Nuts, Bolts, And Why You Want A VPN
You know that the public Internet is not secure. It's like a public highway system. Any compliant traffic can hop on or off at will. To see what's inside of a car, all you have to do is look through the windows. A LAN is a private network, like driving inside of a gated community. Consumers, with their basic home routers, typically implement just enough security to deter curious onlookers -- a wooden fence, if you will. Businesses employ more serious measures, with dedicated firewall appliances, IT staff trained in security practices, and so on. LANs are essentially pockets of security dotting a landscape of open, insecure data traffic.
Many years ago (and to a lesser extent, still today), companies might opt to install a leased communications line from a provider, such as a T-1 or ISND line. This provided a new, private road between two points. In most cases, though, a VPN offers a drastically more cost-effective approach. A VPN is a sort of secure tunnel between a client (PC, laptop, tablet, etc.) and a LAN. The traffic between those two points still travels across the open Internet, but encryption provides a sort of shroud around the connection. Those who want a peek can't see inside the connection, and even if they manage to break in, the traffic packets are still encrypted and thus gibberish when examined.
Additionally, by manipulating the header information in your packet stream, an intermediary VPN service replaces your computer’s IP address with its own. If that VPN service's server happens to be in a country beside your own, then it appears as if you are generating traffic from within that server’s country. Illicit uses of this location spoofing abound, but think of it this way: You want to get hired by a company that is only recruiting from the town next to yours. You're willing to accept the commute to get the job, so you convince a friend in the neighboring town to let you send mail from his address. You correspond with the employer from this second address, get the job, and the employer is none the wiser. (Whether you get busted and fired in an audit later is a different story.) Is this how people get around regional DRM restrictions for streaming content? Sure. Every day. It's illegal, but it happens. To be fair, this is also how people in oppressive, Internet-blocking nations manage to receive exposure to the outside world. For one recent example, check out VPN provider TorGuard's blog post on China's recent blocking of Gmail service.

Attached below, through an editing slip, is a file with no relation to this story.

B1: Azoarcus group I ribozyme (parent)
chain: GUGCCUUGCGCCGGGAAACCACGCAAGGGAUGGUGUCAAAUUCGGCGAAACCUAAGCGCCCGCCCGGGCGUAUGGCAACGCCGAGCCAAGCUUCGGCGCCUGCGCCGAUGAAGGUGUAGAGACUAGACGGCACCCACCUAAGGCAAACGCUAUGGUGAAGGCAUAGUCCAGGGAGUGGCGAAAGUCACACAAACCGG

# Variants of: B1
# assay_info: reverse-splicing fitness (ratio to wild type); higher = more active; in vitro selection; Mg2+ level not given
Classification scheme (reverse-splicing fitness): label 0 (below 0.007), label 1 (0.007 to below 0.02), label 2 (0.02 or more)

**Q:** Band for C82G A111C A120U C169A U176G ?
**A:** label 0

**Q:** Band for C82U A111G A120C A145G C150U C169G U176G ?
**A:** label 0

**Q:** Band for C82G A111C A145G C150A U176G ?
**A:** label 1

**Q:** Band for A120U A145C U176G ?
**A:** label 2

Legitimate and semi-legitimate scenarios for VPN use abound. What if you're a student whose college requires a secure connection to the school's costly subscription databases? What if you're using BitTorrent to download legal content (of course) but don't want to run the risk of getting accused of downloading something you may not have intended? What if you're an American paying for a music streaming service and you travel abroad for a month to a country that restricts your content? (Note that streaming service providers, such as Netflix, may be getting more aggressive about limiting geoblocking work-arounds.) And naturally, there's always the pursuit of privacy and shielding your traffic from everyone simply because that's your right. As we said, VPN technology can be used for good or evil, and deciding which is which may be a matter of perspective.